Why $9.99 Isn't the Mark of the Beast for Books

Is the lower price of e-books really comparable to a “flood of cheap houses onto a real estate market,” as a quote in the New York Times article on eBook pricing suggests?

The article, neutrally titled “Steal This Bookfor $9.99,” lays out several scenarios for what current e-book prices will do for the industry:

  1. Create a doomsday scenario where low-priced e-books cannibalize print market and eventually drive all publishers out of business
  2. Stabilize/increase to more reasonable levels as Amazon competitors become stronger
  3. Convert non-readers to book buyers and open up a whole new market for books without significantly hurting existing trade

I, and many fellow bloggers, humbly suggest that there is a glaring omission from these future possiblities and would like to explore option four: Publishers create e-books that are worth as much as their print counterparts and readers respond to enhanced quality by agreeing to pay more.

What does a quality e-book look like?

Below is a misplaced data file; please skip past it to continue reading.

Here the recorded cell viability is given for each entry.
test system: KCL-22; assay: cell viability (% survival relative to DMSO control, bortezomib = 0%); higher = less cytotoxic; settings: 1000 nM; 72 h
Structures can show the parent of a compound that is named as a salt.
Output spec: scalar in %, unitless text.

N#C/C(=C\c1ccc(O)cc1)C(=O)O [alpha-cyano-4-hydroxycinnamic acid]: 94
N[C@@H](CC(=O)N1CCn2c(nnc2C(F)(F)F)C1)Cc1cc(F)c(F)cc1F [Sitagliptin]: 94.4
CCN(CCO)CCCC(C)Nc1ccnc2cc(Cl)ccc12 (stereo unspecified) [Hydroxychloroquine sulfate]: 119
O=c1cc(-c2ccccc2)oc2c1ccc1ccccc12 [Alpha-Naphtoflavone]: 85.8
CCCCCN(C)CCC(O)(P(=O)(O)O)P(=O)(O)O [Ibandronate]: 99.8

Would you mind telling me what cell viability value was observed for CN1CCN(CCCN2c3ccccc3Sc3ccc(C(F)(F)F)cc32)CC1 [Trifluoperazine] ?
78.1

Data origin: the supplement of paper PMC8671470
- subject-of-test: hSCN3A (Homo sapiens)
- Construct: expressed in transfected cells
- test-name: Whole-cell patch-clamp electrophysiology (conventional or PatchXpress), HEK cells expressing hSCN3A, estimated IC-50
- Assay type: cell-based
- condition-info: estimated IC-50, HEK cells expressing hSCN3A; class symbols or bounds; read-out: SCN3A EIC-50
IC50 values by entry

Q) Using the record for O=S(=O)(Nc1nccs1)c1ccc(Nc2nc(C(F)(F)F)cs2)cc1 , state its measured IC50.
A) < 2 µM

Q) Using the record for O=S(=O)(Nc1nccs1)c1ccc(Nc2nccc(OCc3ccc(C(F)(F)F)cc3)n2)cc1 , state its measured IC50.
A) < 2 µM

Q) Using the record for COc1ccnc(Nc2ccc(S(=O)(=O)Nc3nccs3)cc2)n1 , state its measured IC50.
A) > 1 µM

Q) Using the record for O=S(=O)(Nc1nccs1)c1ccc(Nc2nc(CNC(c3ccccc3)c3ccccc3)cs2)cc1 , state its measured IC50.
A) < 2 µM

• Shareable: as Sarah of Smart Bitches, Trashy Books suggested at Digital Book 2009, DRM neuters the social network attached to book culture. If I can’t share my books with my partner and my family, I’m not going to pay as much as if I can.
  • Web Designed: a good-looking book will catch my attention offline and my aesthetic antennae quiver when a text file is given HTML treatment and then called an eBook. If your designer understands the web (and frankly, there is no excuse not to), I’ll value your product like you do.
  • Web Enhanced: eBooks can give a reader a richer, broader experience than print so let’s see some of it. More features in these books make it clear why they deserve higher price tags.

Value the eBook and so will the reader. If you treat digital like an annoying poor relation, so will your community.